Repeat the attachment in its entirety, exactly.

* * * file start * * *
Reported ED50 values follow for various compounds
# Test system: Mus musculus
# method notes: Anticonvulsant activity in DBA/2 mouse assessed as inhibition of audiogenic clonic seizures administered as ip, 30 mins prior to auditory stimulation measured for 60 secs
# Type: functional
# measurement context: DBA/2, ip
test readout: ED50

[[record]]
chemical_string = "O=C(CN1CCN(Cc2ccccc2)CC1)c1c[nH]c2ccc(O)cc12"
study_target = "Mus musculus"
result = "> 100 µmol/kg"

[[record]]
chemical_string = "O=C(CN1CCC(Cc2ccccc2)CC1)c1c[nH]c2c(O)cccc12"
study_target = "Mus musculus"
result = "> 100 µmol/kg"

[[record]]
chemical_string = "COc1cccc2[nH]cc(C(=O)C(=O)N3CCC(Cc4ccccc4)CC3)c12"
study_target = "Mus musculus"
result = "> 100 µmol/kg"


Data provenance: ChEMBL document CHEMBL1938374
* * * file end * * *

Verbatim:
Reported ED50 values follow for various compounds
# Test system: Mus musculus
# method notes: Anticonvulsant activity in DBA/2 mouse assessed as inhibition of audiogenic clonic seizures administered as ip, 30 mins prior to auditory stimulation measured for 60 secs
# Type: functional
# measurement context: DBA/2, ip
test readout: ED50

[[record]]
chemical_string = "O=C(CN1CCN(Cc2ccccc2)CC1)c1c[nH]c2ccc(O)cc12"
study_target = "Mus musculus"
result = "> 100 µmol/kg"

[[record]]
chemical_string = "O=C(CN1CCC(Cc2ccccc2)CC1)c1c[nH]c2c(O)cccc12"
study_target = "Mus musculus"
result = "> 100 µmol/kg"

[[record]]
chemical_string = "COc1cccc2[nH]cc(C(=O)C(=O)N3CCC(Cc4ccccc4)CC3)c12"
study_target = "Mus musculus"
result = "> 100 µmol/kg"


Data provenance: ChEMBL document CHEMBL1938374